As the Fedora GDB maintainer, I'm routinely preparing new releases for Fedora Rawhide distribution, and sometimes for the stable versions of the distro as well. And I try to be very careful when dealing with new releases, because a regression introduced now can come and bite us (i.e., the Red Hat GDB team) back many years in the future, when it's sometimes too late or too difficult to fix things. So, a mandatory part of every release preparation is to actually run a regression test against the previous release, and make sure that everything is working correctly.

One of these days, some weeks ago, I had finished running the regression check for the release I was preparing when I noticed something strange: a specific, Fedora-only corefile test was FAILing. That's a no-no, so I started investigating and found that the underlying reason was that, when the corefile was being generated, the build-id note from the executable was not being copied over. Fedora GDB has a local patch whose job is to, given a corefile with a build-id note, locate the corresponding binary that generated it. Without the build-id note, no binary was being located.

Coincidentally or not, at the same I started noticing some users reporting very similar build-id issues on the freenode's #gdb channel, and I thought that this bug had a potential to become a big headache for us if nothing was done to fix it right now.

I asked for some help from the team, and we managed to discover that the problem was also happening with upstream gcore, and that it was probably something that binutils was doing, and not GDB. Hmm...

Ah, so it's ld's fault. Or is it?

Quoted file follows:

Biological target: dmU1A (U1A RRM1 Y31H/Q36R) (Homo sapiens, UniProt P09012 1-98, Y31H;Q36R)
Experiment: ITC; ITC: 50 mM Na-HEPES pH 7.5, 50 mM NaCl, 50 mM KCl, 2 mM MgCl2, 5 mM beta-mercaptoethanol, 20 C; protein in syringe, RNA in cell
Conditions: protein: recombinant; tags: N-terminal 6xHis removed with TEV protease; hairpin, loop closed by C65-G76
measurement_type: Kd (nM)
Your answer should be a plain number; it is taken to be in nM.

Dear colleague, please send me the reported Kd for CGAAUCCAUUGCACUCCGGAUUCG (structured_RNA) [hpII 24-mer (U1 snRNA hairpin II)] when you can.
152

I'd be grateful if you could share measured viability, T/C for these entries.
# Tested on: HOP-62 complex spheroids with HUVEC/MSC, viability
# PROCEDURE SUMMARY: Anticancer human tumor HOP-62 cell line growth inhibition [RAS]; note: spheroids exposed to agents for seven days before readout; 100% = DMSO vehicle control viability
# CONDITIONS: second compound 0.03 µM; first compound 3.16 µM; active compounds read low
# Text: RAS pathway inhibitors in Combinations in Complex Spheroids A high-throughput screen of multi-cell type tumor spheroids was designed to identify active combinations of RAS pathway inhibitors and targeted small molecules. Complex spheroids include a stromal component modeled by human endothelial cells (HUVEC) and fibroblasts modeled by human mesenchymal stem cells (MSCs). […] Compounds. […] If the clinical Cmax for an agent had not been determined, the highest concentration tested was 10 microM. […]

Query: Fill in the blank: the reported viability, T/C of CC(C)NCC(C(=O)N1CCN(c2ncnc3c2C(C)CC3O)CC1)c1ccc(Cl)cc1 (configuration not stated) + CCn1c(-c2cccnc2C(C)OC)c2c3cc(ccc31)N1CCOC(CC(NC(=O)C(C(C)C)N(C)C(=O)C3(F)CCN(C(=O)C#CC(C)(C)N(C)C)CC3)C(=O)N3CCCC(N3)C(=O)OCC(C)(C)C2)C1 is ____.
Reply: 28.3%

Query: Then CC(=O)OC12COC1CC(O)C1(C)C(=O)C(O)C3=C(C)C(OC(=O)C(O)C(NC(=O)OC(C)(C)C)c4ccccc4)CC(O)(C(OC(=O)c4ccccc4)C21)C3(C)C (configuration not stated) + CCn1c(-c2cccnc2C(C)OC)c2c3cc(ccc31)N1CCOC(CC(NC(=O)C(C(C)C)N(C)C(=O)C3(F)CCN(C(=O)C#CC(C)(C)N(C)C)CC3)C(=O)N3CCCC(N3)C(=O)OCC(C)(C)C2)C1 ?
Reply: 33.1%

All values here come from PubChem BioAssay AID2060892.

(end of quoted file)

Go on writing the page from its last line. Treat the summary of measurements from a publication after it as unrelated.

So there I went, trying to confirm that it was binutils's fault, and not GDB's. Of course, if I could confirm this, then I could also tell the binutils guys to fix it, which meant less work for us :-).

With a lot of help from Keith Seitz, I was able to bisect the problem and found that it started with the following commit:

commit f6aec96dce1ddbd8961a3aa8a2925db2021719bb Author: H.J. Lu <> Date: Tue Feb 27 11:34:20 2018 -0800 ld: Add --enable-separate-code

This is a commit that touches the linker, which is part of binutils. So that means this is not GDB's problem, right?!? Hmm. No, unfortunately not.

What the commit above does is to simply enable the use of --enable-separate-code (or -z separate-code) by default when linking an ELF program on x86_64 (more on that later). On a first glance, this change should not impact the corefile generation, and indeed, if you tell the Linux kernel to generate a corefile (for example, by doing sleep 60 & and then hitting C-\), you will notice that the build-id note is included into it! So GDB was still a suspect here. The investigation needed to continue.